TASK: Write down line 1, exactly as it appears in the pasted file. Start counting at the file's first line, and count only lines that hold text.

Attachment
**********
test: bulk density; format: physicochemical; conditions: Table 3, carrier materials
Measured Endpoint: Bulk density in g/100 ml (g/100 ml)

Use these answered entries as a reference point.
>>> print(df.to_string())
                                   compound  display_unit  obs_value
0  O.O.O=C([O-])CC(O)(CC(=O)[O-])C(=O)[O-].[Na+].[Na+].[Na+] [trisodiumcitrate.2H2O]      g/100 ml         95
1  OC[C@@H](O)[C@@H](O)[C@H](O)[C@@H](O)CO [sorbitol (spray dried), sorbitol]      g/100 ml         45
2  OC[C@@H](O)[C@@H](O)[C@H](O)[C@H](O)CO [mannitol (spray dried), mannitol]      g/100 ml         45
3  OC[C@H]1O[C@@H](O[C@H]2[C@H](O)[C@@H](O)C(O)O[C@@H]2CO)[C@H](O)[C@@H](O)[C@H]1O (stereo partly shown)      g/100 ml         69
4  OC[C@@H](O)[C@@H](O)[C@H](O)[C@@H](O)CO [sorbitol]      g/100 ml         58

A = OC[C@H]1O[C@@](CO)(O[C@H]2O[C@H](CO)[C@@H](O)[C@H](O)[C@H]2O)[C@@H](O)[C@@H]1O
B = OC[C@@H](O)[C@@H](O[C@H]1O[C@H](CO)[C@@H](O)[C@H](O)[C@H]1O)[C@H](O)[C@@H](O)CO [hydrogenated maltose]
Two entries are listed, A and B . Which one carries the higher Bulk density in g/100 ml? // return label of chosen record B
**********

test: bulk density; format: physicochemical; conditions: Table 3, carrier materials